Jackie’s biological mother is a much more sympathetic figure but she too has devoted herself to God and isn’t much interested in losing her standing in her church. She is a Mormon convert, and also doesn’t want anyone at her church knowing she had a child out of wedlock. She doesn’t want to tell her husband or other children about Jackie. She prays on it, and God agrees with her that now is not a good time. Ah, Christians.

The people who actually welcome Jackie into their family – the Kays – are atheists. Not a God-fearing bone in their bodies. Thank fuck.

These interactions with her biological parents are probably about as bad as parental reunions get. I haven’t done a survey or anything, but I imagine your biological father standing over you praying for two hours because he sees you as the living embodiment of his sin, has got to be right up there with the worst. Yet she deals with them with quiet dignity, courage, internal fortitude and laughter. In contrast with Why Be Happy, where Winterson’s reunion with her biological mother is almost completely positive but she is left still coping with the scars that she carried in the woman’s absence all these years, in Red Dust Road Jackie’s reunions are disrupted, anxious, secret, and only tentatively welcoming, yet she integrates them into the larger, loving tapestry of her life with the love, support and humour of her family.

The race issues brought up in the book give the whole thing an extra dimension. Jackie is helped on her travels to Nigeria by Chimamanda Ngozi Adichie (how awesome would it be to have Chimamanda as your pal?!) and Chimamanda is shocked at Jackie’s treatment at the hands of her father. Not only is it not ‘Nigerian’ to not acknowledge your kin, but specifically among the Ibo (the ethnic group to which both women belong) it is unheard of. Also, as part of the diaspora, she should expect to be welcomed to Africa. This homecoming, which so many people from all around the world feel the urge to make but which so few can, has massive psychological and cultural weight.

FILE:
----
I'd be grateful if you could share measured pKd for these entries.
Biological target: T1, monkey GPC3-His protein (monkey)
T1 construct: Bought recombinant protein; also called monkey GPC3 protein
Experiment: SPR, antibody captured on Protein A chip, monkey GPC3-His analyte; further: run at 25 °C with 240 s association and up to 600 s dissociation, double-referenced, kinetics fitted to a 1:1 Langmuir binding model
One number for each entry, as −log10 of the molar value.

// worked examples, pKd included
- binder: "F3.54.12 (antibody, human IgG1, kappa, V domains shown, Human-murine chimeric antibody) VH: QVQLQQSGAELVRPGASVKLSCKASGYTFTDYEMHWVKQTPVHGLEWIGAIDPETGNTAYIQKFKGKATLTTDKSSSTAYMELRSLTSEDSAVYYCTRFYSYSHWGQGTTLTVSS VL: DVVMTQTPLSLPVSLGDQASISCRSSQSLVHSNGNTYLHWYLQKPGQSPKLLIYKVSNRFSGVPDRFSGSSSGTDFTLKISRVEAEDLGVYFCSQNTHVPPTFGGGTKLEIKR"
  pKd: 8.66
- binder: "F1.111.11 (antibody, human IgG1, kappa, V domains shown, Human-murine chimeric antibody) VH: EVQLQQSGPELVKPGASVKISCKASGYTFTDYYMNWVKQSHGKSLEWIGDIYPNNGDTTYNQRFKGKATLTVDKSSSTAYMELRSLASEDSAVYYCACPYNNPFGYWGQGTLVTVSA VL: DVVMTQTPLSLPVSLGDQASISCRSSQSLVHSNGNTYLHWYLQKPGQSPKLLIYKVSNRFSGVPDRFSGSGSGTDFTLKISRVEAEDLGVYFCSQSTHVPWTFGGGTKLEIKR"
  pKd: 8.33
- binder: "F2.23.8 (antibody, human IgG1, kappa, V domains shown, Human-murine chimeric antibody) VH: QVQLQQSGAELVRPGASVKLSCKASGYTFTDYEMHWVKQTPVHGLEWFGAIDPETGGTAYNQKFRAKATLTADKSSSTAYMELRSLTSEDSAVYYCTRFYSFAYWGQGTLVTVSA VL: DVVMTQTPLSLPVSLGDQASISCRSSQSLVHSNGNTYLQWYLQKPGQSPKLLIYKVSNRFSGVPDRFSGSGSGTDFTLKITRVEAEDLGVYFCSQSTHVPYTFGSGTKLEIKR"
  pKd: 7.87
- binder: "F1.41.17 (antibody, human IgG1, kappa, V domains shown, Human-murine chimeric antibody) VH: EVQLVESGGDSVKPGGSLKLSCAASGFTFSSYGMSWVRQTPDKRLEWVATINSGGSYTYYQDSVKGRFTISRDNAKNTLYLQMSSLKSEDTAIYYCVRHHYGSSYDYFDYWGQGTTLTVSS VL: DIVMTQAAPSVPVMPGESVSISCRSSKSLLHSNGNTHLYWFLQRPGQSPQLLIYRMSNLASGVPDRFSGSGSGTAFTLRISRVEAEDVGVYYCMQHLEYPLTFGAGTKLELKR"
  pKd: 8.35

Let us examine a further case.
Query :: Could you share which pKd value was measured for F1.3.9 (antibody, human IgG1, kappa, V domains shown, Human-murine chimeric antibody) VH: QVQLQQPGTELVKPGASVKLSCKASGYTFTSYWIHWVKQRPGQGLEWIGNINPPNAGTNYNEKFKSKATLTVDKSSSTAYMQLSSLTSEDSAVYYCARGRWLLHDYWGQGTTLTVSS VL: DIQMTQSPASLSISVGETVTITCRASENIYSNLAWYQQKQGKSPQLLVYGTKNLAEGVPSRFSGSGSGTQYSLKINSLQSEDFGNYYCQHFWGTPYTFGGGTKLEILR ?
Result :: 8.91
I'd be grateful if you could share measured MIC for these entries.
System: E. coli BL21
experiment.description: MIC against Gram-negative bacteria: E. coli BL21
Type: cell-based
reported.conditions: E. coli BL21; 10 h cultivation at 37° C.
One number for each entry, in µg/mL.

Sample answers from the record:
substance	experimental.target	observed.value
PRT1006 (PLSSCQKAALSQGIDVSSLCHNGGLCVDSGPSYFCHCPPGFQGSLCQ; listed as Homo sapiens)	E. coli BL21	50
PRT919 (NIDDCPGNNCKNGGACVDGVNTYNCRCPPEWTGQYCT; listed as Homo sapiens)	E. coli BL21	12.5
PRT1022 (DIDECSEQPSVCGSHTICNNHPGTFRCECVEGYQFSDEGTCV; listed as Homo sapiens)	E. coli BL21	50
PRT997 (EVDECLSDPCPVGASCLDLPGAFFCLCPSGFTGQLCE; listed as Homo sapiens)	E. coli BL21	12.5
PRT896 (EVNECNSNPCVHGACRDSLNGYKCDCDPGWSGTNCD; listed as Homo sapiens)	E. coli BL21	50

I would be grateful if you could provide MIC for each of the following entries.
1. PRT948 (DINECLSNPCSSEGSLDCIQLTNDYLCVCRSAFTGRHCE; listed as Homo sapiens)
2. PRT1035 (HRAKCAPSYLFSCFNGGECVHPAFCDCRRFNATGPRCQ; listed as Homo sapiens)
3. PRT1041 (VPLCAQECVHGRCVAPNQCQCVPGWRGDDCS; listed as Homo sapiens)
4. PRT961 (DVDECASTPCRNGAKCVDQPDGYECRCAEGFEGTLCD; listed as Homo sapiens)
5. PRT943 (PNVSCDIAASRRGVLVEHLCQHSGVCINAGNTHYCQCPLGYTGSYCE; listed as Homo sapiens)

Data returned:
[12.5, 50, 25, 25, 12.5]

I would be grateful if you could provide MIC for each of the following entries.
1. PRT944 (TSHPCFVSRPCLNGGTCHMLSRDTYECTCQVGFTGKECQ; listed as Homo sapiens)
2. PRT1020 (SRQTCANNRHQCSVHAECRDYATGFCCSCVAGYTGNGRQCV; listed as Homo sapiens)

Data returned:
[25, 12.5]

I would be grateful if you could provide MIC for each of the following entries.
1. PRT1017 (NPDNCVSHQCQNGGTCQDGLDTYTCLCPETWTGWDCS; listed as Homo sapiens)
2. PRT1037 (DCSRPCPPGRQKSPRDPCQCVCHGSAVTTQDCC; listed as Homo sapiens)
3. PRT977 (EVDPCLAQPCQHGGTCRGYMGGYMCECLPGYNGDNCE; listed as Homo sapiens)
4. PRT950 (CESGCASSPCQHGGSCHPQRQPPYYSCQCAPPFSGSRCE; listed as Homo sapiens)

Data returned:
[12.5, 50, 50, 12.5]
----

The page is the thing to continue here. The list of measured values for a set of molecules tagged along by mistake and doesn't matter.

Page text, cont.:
What I found really interesting was the way both her biological parent’s heritage is important to Jackie. Tracing her father to his ancestral village in Africa is important for her identity as a black woman. Yet she is equally keen to find her mother’s home in the Highlands, trace her back to her village in Scotland. It kind of de-otherises the whole process, which for me as a white reader stories of return to Africa can be, romantic but intangible. I like the idea of Jackie standing in the grass in Nairn, her heritage the most Scottish of the Scottish, and standing on the red dust road in Nigeria, her heritage the most African of the African, straddling worlds underneath her toes.

Honestly read this book. It’s awesome. It literally had me creasing myself with laughter. And it spans such a vista of time, geography, race, gender, sexuality, everything. And at its centre is a core story of love and acceptance and family. It really is a gorgeous book